As an adult, her job brought her around the world a  lot, so she came into contact with the food of many a country, yet, her ties with Italian food remained somehow deeper, because they came from childhood, as  she tells us: “I first tasted spaghetti with tomato sauce in Venice, aged 5 – my parents were going home on leave from Kenya to  the UK by boat, as flying was too expensive… with the Lloyd Triestino lines.”

And maybe  that’s why she ended up with a home in le Marche, where she noticed how “it  was  only older women who  made pasta by hand on a daily basis. Those over 80 years old are the last generation who would do it to put food  on  the table. For younger generations, making food by hand  became a choice.” That’s when she had “two thoughts: first, I wanted to  make a record of  these women’s skills. Second, doing that would also mean celebrate older  women, who are often invisible in the food media.”

It is evident, from Vicky’s words, that the whole idea behind The  Pasta  Grannies is not only that  of showing  how to  make food, but also that of  entrusting  a true wealth of culinary tradition to the next generation. We ask Vicky how important this aspect of the project is: “It’s very important to inspire people to cook from scratch. It’s the details which get lost if you reply on a book or a memory. Traditions survive because you create new memories and pasta works well because it’s a team or a family activity.”

And of course, the nonne, these valiant, strong octogenarians who have memories  of the war and of times when making pasta from scratch was the norm, are the gold and the diamonds of Bennison’s work. We had to ask her  how working with them is and  if she has some interesting stories to share about them with us: “The nonne, especially those over  90 — and we have a few! — remember times when the world was a very different place. We have the story of 97  years  old nonna Giuseppa, which is fascinating and could appeal to  those among the  younger generation who are into recycling  and  reducing  waste. She is from Sardinia and she worked all her  life  as a tailor specialized in traditional costumes. She adored her work so much, she never really thought about getting married. When she eventually did she was in her  30s, which was very unusual. She  made her own  wedding dress and  a coat to go with it. The coat, she refashioned twice and she still wears it today as a jacket, over 60 years later.”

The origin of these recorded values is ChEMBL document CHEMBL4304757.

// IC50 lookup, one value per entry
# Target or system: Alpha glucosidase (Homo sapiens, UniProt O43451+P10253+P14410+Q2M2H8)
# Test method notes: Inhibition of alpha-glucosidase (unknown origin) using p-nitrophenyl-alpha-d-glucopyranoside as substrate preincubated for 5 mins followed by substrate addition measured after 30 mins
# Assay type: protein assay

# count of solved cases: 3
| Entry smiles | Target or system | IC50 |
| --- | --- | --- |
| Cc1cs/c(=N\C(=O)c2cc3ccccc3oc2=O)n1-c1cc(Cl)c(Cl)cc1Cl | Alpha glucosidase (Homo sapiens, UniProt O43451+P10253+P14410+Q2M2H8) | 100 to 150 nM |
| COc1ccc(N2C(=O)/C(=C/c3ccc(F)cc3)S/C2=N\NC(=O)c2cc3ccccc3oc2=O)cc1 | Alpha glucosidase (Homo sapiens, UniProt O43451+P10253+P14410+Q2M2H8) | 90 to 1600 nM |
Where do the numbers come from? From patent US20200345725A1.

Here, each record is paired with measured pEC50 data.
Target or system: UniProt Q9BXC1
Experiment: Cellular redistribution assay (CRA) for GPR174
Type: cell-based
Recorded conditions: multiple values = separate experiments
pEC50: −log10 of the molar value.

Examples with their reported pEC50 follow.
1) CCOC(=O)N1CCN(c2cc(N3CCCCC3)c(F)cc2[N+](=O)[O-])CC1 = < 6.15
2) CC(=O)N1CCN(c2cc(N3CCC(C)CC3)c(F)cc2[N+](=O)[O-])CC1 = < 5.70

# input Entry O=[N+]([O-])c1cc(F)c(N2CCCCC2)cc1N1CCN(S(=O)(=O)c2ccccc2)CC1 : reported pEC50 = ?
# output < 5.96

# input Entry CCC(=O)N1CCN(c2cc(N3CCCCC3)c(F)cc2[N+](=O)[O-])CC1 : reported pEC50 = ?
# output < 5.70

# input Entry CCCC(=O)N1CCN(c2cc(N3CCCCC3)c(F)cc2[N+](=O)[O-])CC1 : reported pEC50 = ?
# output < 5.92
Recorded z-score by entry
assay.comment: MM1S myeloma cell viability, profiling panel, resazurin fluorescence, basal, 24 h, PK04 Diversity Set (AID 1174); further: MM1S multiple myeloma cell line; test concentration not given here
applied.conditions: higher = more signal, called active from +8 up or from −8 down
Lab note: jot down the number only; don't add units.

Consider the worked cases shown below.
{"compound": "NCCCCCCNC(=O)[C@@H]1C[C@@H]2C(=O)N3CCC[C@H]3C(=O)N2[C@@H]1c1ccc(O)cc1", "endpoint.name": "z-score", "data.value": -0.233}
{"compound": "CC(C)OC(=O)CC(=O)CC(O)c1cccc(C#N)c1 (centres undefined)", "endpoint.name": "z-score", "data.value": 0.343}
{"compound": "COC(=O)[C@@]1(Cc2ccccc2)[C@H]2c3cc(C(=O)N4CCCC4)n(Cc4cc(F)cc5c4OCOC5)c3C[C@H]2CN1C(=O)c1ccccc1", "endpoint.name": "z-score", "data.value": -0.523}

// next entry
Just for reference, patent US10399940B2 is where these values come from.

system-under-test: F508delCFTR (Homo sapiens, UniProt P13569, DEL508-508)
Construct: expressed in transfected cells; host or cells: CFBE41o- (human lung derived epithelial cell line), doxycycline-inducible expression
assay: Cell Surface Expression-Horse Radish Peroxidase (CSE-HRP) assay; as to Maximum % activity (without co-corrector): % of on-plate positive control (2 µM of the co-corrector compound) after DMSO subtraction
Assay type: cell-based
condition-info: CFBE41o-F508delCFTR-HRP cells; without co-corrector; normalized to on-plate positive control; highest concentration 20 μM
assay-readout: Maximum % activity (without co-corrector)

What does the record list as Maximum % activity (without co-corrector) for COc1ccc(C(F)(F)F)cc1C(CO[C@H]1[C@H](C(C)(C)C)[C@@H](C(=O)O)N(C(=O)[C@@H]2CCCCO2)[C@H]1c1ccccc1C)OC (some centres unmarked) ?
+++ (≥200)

Indeed,  there is  so much we could learn from our nonne.

As mentioned, The Pasta Grannies project now works on three different platforms: a website, a YouTube channel, and  a recipe book, which came out in the US on the 29th of October. The book is a beautiful volume, enriched by photos of the dishes and, of course, of the nonne who made them, but putting  it together wasn’t a simple task, especially  when it came to selecting the  recipes to  include: “We wanted variety from all over Italy, and a range of difficulty,  but we tried to include  more easy than  difficult ones!”

Before concluding our lovely chat, we must  ask Vicky about her  relationship with Italy. She’s been dividing her life between le Marche and the UK  for years now an  she works with Italians: did she pick up any peculiar Italian habit? “My husband would say parking the car boldly! Aside from that, going direct to the producer for cheese, wine  and all  the  products. Provenance is important for Italians and for me, too.”

Source: L’Italo-Americano